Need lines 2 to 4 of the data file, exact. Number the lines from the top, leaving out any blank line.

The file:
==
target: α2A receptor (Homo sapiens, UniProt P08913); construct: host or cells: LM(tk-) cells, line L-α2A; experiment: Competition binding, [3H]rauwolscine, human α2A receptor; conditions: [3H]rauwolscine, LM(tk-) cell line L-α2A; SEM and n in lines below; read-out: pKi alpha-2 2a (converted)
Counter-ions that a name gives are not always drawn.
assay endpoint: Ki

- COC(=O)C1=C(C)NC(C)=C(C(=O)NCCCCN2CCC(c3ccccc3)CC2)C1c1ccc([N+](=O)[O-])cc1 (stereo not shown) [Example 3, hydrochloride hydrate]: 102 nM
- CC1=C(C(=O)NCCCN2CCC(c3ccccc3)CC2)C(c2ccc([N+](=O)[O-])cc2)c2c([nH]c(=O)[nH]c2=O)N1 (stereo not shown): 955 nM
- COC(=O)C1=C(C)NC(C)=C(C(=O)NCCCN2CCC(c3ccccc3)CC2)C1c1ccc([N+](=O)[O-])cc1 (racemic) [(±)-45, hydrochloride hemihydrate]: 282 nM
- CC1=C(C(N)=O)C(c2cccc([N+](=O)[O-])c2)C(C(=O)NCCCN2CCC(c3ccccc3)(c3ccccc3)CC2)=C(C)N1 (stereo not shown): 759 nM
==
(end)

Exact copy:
Counter-ions that a name gives are not always drawn.
assay endpoint: Ki

- COC(=O)C1=C(C)NC(C)=C(C(=O)NCCCCN2CCC(c3ccccc3)CC2)C1c1ccc([N+](=O)[O-])cc1 (stereo not shown) [Example 3, hydrochloride hydrate]: 102 nM